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The Absolute Importance of Knowing the Demographics of Your Market

“Hello, have you met your customer lately?”

Your customer is everything. Consider, for the purpose of this blog, that your customer is a close friend or associate. Now, do you know what they like, their age, their personal quirks, or whether they like to shop based on reviews? What is their income level? Education? The more you know, the more you can target to them and make them feel good. In return, they will like you, then, trust you, and, finally, buy from you. Even better, they will send their friends.

Would you prefer the restaurant that knows your table and your favorite wine, versus the one that SHOULD know your favorite table, and SHOULD know your favorite wine? After all, you go there often enough.

Are your customers changing and are you keeping up with those changes? That really is all that’s meant when we speak of “demographics,” a boring ancient term that describes the characteristics of your customer, like age, race, sex, economic status, level of education, income level, and employment. Trends in your customer population are really, really important, and it’s critical to your business to take advantage of these opportunities. For instance, college students are older, more diverse, and take longer to graduate than those 10 to 20 years ago.

Get what I mean?

Trends and life choices change over time, due to economic, cultural, or political circumstances. As the business owner, it’s important to be aware of these changes, adapt your marketing, and keep an out for the next demographic change.

Some key examples:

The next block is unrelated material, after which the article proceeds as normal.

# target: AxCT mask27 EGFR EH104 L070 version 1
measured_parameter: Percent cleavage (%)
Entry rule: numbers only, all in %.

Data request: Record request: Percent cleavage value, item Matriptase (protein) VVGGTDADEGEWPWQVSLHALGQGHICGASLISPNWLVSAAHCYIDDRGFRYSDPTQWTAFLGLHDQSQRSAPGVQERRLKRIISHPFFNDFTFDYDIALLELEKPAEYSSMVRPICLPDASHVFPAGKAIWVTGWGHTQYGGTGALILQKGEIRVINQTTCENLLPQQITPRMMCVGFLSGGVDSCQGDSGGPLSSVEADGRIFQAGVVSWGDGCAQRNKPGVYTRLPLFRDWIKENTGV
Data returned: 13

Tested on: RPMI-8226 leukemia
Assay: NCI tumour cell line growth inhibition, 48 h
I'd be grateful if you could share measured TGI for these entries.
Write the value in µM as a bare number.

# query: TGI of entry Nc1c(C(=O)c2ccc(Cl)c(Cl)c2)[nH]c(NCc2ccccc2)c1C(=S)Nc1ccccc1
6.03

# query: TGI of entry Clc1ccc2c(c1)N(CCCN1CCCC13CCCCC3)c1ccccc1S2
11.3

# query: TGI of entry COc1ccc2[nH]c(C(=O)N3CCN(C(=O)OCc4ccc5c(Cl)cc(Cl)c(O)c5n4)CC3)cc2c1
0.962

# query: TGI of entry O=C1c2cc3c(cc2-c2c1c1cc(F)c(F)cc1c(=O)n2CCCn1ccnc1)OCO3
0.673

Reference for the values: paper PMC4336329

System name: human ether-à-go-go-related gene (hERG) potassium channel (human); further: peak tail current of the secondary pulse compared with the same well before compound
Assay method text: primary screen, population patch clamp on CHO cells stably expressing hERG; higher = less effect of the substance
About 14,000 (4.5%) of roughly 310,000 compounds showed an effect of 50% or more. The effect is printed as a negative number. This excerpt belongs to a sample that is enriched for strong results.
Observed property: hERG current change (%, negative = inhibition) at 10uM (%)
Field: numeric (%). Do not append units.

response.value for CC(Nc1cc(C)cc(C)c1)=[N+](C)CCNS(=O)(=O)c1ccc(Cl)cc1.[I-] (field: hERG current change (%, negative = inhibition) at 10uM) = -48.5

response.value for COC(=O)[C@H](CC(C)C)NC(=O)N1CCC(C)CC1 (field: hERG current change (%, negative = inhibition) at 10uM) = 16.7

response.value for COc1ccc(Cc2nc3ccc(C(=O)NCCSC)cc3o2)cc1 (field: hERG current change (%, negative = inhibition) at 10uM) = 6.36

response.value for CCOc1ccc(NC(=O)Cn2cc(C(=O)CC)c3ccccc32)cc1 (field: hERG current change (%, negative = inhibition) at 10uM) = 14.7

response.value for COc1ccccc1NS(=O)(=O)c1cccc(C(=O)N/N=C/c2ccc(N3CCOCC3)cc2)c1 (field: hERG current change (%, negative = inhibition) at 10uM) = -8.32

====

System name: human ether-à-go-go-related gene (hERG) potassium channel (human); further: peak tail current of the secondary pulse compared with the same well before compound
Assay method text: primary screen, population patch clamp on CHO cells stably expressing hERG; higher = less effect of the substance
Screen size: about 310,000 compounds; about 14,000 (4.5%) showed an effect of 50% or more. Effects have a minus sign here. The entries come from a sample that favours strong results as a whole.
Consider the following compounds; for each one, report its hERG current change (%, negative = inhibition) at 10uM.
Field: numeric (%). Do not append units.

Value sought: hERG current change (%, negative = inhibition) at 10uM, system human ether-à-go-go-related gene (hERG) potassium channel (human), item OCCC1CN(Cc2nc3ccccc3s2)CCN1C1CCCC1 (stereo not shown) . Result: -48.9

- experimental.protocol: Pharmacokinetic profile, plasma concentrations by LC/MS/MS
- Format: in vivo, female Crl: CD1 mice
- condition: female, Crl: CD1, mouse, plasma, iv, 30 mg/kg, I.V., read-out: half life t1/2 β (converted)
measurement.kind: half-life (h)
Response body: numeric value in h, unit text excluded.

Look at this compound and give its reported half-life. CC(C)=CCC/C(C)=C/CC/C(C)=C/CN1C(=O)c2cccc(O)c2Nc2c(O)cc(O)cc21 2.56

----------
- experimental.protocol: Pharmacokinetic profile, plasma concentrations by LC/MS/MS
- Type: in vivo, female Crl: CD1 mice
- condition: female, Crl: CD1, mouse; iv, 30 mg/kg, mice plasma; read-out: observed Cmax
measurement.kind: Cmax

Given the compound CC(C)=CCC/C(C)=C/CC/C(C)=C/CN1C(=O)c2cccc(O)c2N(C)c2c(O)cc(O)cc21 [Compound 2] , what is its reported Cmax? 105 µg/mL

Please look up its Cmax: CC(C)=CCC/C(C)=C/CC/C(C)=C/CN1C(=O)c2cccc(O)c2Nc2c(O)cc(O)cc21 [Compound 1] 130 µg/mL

• The aging population, here and around the globe, will have a profound effect on businesses. As baby boomers age, retire, and spend less, they’re being replaced by the millennials (24-45) who have far different values and spending habits, i.e., using mobile devices for most of their activities.
  • Asia, Europe, and the USA have an older population, while developing countries are largely much younger. The average age in Japan is 46, in England 40, and the USA 38. In contrast, Palestine is 18, Canada 25, and India 27.
  • The 50 million new women in the labor force over the past decades are dramatically affecting change as they rise to leadership positions and achieve more opportunities.
  • Recommendations and Opportunities:

  • Survey your customers with attractive incentives, i.e., really helpful tips, enewsletters, and giveaways. The internet is changing the playing field tremendously, but is also offering inexpensive ways to know your customer.
  • Mobile is here …and we still don’t know the extent of how far into our lives and habits it will venture (kids today can do term papers on their phones, from internet research, to typing it, to submitting it to the teacher, using Siri and Wikipedia as research sources. Yikes!). Consider a mobile presence if you haven’t gone there yet. An easy “How am I doing?” to your customer on their phone can be easy way to stay in touch AND keep an eye on your market.
  • Conclusion

    All I mean to say is that if demographics and particularly customer trends (whether large or small) are ignored, it will put any business in jeopardy. The takeaway from this: consistently evaluate relevant demographics/trends so you catch the small ones. Then adapt and keep your eyes on the horizon. Demographics can be one of the keys to your business success.